Artist: Jenny Cho
Exhibition: In Process
Media: Wood (wood grain inspiration), various mediums of gel and sold materials, paint
Social Media: Instagram- cxthxdx_gxrl
ABOUT THE ARTIST
Jenny Cho is fourth-year student here at California State University Long Beach and will be graduating with a BA in studio art for drawing and painting this spring. Much of Cho’s inspiration is derived from the idea of fine art versus craft and technology versus mother earth. Cho takes this inspiration from everyday things around us like the wood grain of a slate or the electro music she enjoys. Cho’s work does appear quite abstract but she described it as an “over lay” of the process she takes while making a piece, the over lay is the way her mind is working with the materials she has.
A lot of the pieces Cho presented were 3 dimensional and had an interesting texture. Cho explained that she really loved experimenting with different mediums and materials you would usually never think of putting together. All of these pieces had a very unique twist, they were all so colorful and even provoked me to want to touch them. Cho explained that she liked to do “system painting” where you make your own rules for this specific painting and then follow them to the bitter end. It produces an amazing pattern that may have been extremely time consuming but so satisfying at the end.
Cho’s main goal of this installation was to express a kind of ode to feminism and gender identity. All of her pieces had a story or a strong theme behind them. For example, a piece named “Can You See Him?” expressed a theme of gender identity. Cho explained that she had been in thrift store just looking around and she stubbled across a children’s book called “Fairytales for Girls.” In this book all of the male role models that you would usually see in a fairytale (i.e.: king, father, etc) was instead replaced with a female equivalent. At first Cho was intrigued at how a book like this was meant for children, Cho explained that she was looking at the book as if she was a young boy struggle with their sexuality, having picked up this book and not seeing something they could really relate too. So Cho changed the story to make it more relatable for that little boy, she changed all the female characters to men. The piece itself was covered in nylon, “concealing but still giving you a glimpse as to what is going on in this boys mind.” If you look beneath the nylon it looks as if there’s a “glitch” in the story, the road or path that the story follows looks as if a video game glitches, going from colorful rainbow colors to a “static,” resembling when your television looses connection. This piece presented a sense of wonder, because if you were just standing there looking at it you can’t really see beneath the nylon and certain portions are easier to see than others. But when Cho came up and pulled back the nylon to reveal the story beneath it all became really clear.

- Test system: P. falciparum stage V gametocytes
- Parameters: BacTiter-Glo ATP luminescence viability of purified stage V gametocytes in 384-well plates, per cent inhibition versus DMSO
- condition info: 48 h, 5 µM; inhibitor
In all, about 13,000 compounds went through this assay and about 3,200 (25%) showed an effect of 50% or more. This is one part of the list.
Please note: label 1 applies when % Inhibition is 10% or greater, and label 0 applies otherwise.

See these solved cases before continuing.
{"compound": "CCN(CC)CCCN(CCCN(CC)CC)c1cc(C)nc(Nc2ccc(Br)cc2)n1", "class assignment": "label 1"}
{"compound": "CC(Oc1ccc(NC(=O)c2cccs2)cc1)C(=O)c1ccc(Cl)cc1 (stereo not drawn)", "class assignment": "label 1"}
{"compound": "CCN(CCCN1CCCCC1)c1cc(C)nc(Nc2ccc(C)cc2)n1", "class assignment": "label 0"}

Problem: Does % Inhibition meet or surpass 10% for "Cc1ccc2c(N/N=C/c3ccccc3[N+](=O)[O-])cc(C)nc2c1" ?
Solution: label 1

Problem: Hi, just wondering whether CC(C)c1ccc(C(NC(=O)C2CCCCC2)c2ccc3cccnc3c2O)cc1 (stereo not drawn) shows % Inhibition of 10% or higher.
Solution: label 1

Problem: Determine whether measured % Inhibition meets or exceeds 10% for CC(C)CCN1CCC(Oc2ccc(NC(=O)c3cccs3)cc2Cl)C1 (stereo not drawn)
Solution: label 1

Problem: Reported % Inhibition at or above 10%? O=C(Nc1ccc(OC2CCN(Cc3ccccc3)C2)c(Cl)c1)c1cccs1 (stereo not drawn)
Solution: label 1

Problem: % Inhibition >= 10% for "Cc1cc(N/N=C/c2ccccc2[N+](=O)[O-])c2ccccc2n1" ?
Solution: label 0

I really enjoyed Cho’s installation, i like her “Ode to Feminism” and the way she took a stereotype of women either being a vixon or naive and turned it into something that provoked someone to thinking ‘why?’, why does a stereotype like this exist. One of Cho’s pieces that really stood out to me was called “I Can See Her,” at first i just thought of it as a wood grain with a kind of twist, but as Cho began to describe it, it started to mean something completely different. This piece was actually a vagina that expressed the stereotype previously mentioned. The daisies toward the middle represent the innocence and the roses towards the outside represented the seductiveness. However, the nylon covering the sides showed the hidden truth underlining the whole piece, women are neither vision nor naive, but a simple mixture of both and so much more. But society has held a certain image of women that no one can see past the “nylon.”